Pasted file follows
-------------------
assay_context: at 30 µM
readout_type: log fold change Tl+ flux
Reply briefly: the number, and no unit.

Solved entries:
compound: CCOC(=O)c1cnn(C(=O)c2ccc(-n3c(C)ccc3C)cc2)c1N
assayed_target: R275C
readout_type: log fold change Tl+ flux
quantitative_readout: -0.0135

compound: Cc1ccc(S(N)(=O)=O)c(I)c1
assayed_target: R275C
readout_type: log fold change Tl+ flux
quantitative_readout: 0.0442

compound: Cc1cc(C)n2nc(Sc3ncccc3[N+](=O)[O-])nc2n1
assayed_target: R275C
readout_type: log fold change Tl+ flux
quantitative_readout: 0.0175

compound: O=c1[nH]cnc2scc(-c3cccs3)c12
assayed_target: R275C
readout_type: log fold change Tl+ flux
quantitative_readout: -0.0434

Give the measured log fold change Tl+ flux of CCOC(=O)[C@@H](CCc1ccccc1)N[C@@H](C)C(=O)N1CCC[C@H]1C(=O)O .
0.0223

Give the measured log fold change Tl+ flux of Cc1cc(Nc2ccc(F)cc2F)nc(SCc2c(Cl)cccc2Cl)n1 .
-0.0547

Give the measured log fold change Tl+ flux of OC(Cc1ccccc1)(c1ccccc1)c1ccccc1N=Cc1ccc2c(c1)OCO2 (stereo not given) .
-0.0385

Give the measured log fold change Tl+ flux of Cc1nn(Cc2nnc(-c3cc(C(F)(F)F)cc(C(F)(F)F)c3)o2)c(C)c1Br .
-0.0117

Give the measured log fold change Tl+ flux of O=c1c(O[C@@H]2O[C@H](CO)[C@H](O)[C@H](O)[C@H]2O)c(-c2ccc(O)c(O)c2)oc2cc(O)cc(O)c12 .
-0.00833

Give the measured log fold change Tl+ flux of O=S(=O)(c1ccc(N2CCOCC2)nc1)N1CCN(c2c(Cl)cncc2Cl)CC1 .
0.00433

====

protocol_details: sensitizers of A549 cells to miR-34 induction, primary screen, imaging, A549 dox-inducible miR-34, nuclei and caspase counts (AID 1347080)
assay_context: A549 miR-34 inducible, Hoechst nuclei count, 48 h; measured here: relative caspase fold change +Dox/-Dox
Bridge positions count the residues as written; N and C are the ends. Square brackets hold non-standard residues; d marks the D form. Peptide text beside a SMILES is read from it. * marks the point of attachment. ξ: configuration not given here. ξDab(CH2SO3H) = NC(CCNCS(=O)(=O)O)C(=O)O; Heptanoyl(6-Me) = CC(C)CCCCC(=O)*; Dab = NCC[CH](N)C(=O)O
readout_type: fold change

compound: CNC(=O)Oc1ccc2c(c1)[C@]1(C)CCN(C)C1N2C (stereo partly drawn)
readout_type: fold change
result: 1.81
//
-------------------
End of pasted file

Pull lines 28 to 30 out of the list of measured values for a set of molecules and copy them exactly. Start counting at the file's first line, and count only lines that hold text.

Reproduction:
-0.0117

Give the measured log fold change Tl+ flux of O=c1c(O[C@@H]2O[C@H](CO)[C@H](O)[C@H](O)[C@H]2O)c(-c2ccc(O)c(O)c2)oc2cc(O)cc(O)c12 .
-0.00833